On 2 June 2016, ESMA issued a statement (the "Statement") to all credit institutions and investment firms, clarifying how these entities should apply the relevant MiFID requirements governing the distribution of financial instruments (which are "bail-in-able" under the Bank Recovery and Resolution Directive 2014/59/EU ("BRRD") resolution regime) to clients, both on an advised and non-advised basis, as well as in the context of portfolio management.
In the Statement, ESMA outlines its concerns that, following the implementation of the BRRD, firms are likely to issue a significant amount of potentially loss-bearing instruments to fulfil their obligations and that investors, particularly retail investors, may be unaware of the risks they may face when buying such instruments.
ESMA noted that aside from the general duties of conduct, MiFID contains several provisions which apply to firms when selling or advising on the sale of financial instruments, including those subject to the resolution regime, or providing portfolio management, namely:
- Provision of information to clients;
- Provision of investment advice;
- Suitability and appropriateness; and
- Conflicts of interest.
A copy of the Statement can be found here:
Markets in Financial Instruments Directive II ("MiFID II")
(i) ESMA risk assessment on temporary exclusion of exchange-traded derivatives from Articles 35 and 36 of MiFIR
On 4 April 2016, ESMA published its risk assessment on the temporary exclusion of exchange-traded derivatives ("ETDs") from Articles 35 and 36 of the Markets in Financial Instruments Regulation ("MiFIR").
Article 35 of MiFIR requires CCPs to provide access to trading venues on a nondiscriminatory basis to clear transactions executed on different trading venues. Article 36 of MiFIR requires trading venues to provide access on a non-discriminatory basis, including trade feeds, to CCPs that wish to clear transactions executed on these trading venues. Under Article 52(12) of MiFIR, the European Commission is required to report to the European Parliament and the Council of the EU on assessments of the need to temporarily exclude ETDs that require open and non-discriminatory access to CCPs and trading venues from the scope of Articles 35 and 36 of MiFIR.
The report prepared by the European Commission will be based on a risk assessment carried out by ESMA and had to be submitted by 3 July 2016. Depending on its conclusions, the European Commission may adopt a delegated act to exempt ETDs from the scope of Articles 35 and 36 of MiFIR for up to 30 months following the date MiFIR enters into force.
Articles 35 and 36 of MiFIR establish that CAs may only grant access to a particular CCP or trading venue where granting access would not: 1) require an interoperability agreement for ETDs, or 2) threaten the smooth and orderly functioning of the market, in particular due to liquidity fragmentation, or would not adversely affect systemic risk.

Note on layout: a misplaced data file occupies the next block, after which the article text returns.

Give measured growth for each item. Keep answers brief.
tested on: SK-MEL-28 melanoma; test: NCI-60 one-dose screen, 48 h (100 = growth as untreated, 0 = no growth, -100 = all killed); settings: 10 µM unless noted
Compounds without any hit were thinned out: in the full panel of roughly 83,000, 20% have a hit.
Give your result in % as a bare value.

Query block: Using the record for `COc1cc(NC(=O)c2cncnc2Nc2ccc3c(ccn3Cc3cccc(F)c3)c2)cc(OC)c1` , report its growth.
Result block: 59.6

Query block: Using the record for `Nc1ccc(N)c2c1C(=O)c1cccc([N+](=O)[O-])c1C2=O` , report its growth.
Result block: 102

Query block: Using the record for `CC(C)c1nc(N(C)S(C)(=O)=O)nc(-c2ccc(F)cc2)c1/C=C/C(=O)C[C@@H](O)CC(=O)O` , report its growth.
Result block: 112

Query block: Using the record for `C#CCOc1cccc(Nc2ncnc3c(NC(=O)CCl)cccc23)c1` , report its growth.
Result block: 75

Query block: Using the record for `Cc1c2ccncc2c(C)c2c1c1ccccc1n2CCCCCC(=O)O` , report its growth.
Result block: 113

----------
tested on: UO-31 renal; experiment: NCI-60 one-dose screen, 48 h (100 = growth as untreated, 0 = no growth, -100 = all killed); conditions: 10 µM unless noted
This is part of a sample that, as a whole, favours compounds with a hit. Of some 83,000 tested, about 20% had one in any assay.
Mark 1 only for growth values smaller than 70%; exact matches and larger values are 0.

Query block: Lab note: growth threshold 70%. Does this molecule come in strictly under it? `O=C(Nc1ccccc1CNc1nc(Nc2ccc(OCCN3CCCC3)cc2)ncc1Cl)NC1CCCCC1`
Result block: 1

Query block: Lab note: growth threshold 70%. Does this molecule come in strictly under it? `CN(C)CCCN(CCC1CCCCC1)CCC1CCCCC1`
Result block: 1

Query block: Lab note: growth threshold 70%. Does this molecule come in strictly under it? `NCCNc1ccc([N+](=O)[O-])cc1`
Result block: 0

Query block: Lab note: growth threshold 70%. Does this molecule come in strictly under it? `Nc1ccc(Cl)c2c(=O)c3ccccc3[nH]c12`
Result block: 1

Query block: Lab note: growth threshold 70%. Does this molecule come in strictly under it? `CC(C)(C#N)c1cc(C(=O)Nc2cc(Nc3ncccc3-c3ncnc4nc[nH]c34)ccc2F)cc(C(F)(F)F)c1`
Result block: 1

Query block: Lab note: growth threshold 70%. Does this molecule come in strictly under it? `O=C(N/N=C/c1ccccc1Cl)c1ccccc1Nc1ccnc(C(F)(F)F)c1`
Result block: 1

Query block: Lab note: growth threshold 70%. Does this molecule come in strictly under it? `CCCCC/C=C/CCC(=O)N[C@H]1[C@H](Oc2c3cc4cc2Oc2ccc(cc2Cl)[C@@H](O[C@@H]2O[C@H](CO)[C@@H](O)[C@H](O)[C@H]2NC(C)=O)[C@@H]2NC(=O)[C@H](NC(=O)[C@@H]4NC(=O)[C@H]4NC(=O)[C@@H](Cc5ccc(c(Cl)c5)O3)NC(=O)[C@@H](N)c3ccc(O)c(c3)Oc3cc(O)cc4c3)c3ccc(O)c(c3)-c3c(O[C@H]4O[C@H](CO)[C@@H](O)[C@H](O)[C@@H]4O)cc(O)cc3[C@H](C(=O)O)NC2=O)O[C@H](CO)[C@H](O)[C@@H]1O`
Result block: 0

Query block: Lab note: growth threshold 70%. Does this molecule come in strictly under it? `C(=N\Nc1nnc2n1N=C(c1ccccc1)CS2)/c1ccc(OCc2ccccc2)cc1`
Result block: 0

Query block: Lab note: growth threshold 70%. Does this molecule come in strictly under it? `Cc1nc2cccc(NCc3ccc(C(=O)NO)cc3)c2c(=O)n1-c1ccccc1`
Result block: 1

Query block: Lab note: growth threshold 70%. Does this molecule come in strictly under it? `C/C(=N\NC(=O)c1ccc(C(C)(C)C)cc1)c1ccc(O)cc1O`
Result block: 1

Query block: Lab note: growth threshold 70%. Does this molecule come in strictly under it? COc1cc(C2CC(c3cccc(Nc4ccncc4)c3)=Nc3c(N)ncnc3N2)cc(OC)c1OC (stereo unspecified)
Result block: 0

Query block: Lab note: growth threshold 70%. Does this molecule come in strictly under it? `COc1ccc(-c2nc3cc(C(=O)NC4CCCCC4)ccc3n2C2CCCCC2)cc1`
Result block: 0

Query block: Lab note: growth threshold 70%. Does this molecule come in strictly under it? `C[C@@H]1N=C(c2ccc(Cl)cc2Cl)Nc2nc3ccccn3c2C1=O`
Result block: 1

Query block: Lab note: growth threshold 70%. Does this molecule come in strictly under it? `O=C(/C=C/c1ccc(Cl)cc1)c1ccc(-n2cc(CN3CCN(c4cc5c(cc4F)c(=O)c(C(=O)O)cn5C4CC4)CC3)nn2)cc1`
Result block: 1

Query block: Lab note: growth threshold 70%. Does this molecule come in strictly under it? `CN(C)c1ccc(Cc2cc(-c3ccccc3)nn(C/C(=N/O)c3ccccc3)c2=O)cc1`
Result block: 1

In its risk assessment, ESMA provides an overview of the market for ETDs and of existing access arrangements in the EEA including any potential benefits and risks stemming from open access provisions for ETDs. It concludes that the possible risks stemming from access related to ETDs are already appropriately covered in Article 35 and 36 of MiFIR and the draft RTS on access to CCPs and trading venues and consequently does not recommend that ETDs should be temporarily exempted from the scope of Articles 35 and 36.
ESMA's full risk assessment can be found here:
(ii) European Commission publishes Delegated Regulation under MiFID II as regards organisational requirements and operating conditions for investment firms
On 25 April 2016, the European Commission adopted a Delegated Regulation (C(2016) 2398 final) (and Annexes) supplementing the MiFID II Directive as regards organisational requirements and operating conditions for investment firms and defined terms (the "Delegated Regulation").
The Delegated Regulation aims at specifying, in particular, the rules relating to exemptions, the organisational requirements for investment firms, data reporting services providers, conduct of business obligations in the provision of investment services, order execution rules, client order handling, small and medium-sized enterprises ("SME") growth markets, thresholds above which the position reporting obligations apply and the criteria under which the operations of a trading venue in a host Member State could be considered as of substantial importance for the functioning of the securities markets and the protection of the investors.